April 16, 2010 (Calcutta Tube): Phoonk 2 is a 2010 Hindi movie produced by Ram Gopal Varma, directed by Milind Gadagkar with Sudeep, Amruta Khanwilkar, Neeru Singh, Amit Sadh, Ashwini Kalsekar, Jeeva in lead roles. Read the film review at CalcuttaTube.
Producer: Ram Gopal Varma;
Starring: Sudeep, Amruta Khanwilkar, Ahasaas Channa, Neeru Singh, Amit Sadh, Ashwini Kalsekar and Jeeva
Director: Milind Gadagkar
Movie Review by Sampurn
Verdict: Phoonk 2- Just stay away!
Rating: 1.5 out of 5*
First things first. Phoonk 2 is scarier than Phoonk (2008). But despite that it ends up as a big disappointment because of its ridiculous climax. It neither offers the interesting argument about science v/s superstition which it did in the first part nor does it end with victory of good over evil properly.
Phoonk ended with Madhu (Ashwini Kalsekar) who practices black magic on Rajiv’s (Sudeep) family getting killed by tantrik Manja (Zakir Hussain). Phoonk 2 begins with some time having passed by since then. The old granny has gone off to a tirth yaatra and Rajiv takes his family to a vacation at his newly purchased beach house in Alibaug. But little does he know that his troubles have not really ended but multiplied in fact. Dead Madhu’s ghost comes to haunt his family. Her spirit enters Rajiv’s wife Aarti’s (Amruta Khanwilkar) body. It aims to kill all those people who are dear to Rajiv including his daughter Raksha (Ahsaas Channa) and sister Arushi (Neeru) who has come down from the US with her hubby Ronnie (Amit Sadh). How Rajiv fights back Madhu and the life threat on his near and dear ones forms the rest of the film.
Directed by debutante director Milind Gadagkar who earlier wrote Phoonk, the sequel manages to pack in more chills and thrills and keeps you terrified most of the time than the first one. Which is a good thing considering its genre. However, problems crop up as the film reaches its climax. Not only the never ending climax is extremely gory with blood spilled all over and dead bodies falling one by one but it actually ends up leading to nowhere! It not only leaves many questions unanswered like the fact that where did Madhu’s spirit suddenly go after going on a murder spree or why didn’t it hurt the Rajiv’s two family members locked in a bedroom. May be this is done to create a platform for another sequel! Whatever it is but it leaves you completely irritated.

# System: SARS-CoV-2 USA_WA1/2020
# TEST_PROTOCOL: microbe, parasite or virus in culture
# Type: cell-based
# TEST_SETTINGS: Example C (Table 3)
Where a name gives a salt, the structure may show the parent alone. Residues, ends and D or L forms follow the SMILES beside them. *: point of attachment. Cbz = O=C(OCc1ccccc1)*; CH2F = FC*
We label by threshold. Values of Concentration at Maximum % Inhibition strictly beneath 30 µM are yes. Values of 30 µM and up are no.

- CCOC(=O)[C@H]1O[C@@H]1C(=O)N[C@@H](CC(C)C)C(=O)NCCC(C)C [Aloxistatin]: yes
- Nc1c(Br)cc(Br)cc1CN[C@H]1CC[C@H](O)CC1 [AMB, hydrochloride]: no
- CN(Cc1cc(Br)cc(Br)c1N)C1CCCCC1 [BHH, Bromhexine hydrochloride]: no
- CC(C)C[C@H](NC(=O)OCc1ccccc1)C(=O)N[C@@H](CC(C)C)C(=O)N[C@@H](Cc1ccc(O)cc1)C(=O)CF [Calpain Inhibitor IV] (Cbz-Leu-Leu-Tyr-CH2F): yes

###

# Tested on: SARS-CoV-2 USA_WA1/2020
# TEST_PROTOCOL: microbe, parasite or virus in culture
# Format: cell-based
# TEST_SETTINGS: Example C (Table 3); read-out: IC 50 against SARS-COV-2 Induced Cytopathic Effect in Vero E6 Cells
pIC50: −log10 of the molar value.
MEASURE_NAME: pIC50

The camerawork of any Ram Gopal Varma production is always unique and it is terrific in Phoonk 2 as well. It succeeds in heightening the tension. But, the background music disappoints in this song less film.
Amongst the actors Sudeep gets it right again playing the hapless father. Amruta is excellent in a difficult role. Ahsaas Channa shows good improvement in her acting skills over the first part. The little boy playing her brother is good as well. Neeru Singh and Amit Sadh don’t get much scope. Ashwini Kalsekar succeeds in scaring the daylights out of you yet again. Jeeva playing the tantric is effective in his small part.
Phoonk 2 is a criminal waste of your time and hard earned money so its better you just simply stay away from this one!
Movie Review by IANS
Verdict: Best performance in ‘Phoonk 2’? From the crow
‘Phoonk 2’ is definitely not the scariest film we’ve seen. Ram Gopal Varma’s terror theme has clearly run its course.
Perched somewhere between crowing (ahem ahem) about the supernatural and crying over the nerve-wracking disruption of domestic harmony by a ghost which just won’t go away, ‘Phoonk 2’ is like that promised roller-coaster ride which gets aborted in the first lap because of a short circuit.
It’s not really Varma or his director Milind Gadagkar’s fault. It’s the nature of the material. Varma’s love for horror has never extended beyond there’s-something-under-the-bed kind of unwarranted foreboding that we all feel in a new environment. In a majority of his horror films, a family moves into a new haunted home and experiences the eerie.
Ironically, Varma’s best effort in the horror genre was ‘Kaun’ where the victim of terror (Urmila Matondkar) was stalked by unseen forces in her own home. The terror, it turned out was not under the bed, but in the mentally disturbed girl’s head.
There wasn’t much terror, let alone horror, in ‘Phoonk’. Under the bed, or in the head. In ‘Phoonk 2′ the characters’ screeching plea to have us believe they are under immediate peril is sadly not communicated to the viewers. We remain tragically detached from the trauma of Kannada star Sudeep’s family.
Haven’t we seen it all? By now the trademark Varma camera movements, here manoeuvred with emphatic energy by cinematographer Charles Meher, and the intricate cluttered but effective sound design by Jayesh Dhakkan and Jayant Vajpayee do nothing to suck us into the plot.
The technique remains unfastened to the characters. Their desperate attempts to get away from the supernatural remain desperately detached from the audience.
At the end of the two hours into the zone of error-terror we are left wondering why Varma threw open a contest inviting any viewer to undergo an ECG to check his heart beats.
It is this film that needs a respiratory system. Varma’s last horror outing ‘Agyaat’ with its spooky ominous wide-open jungles was far more gripping. In ‘Phoonk 2’, you wonder what the fuss is about. These people have nothing to fear except fear itself.
And yes, Varma was right. The crow does come up with the best performance. And that’s nothing to crow about.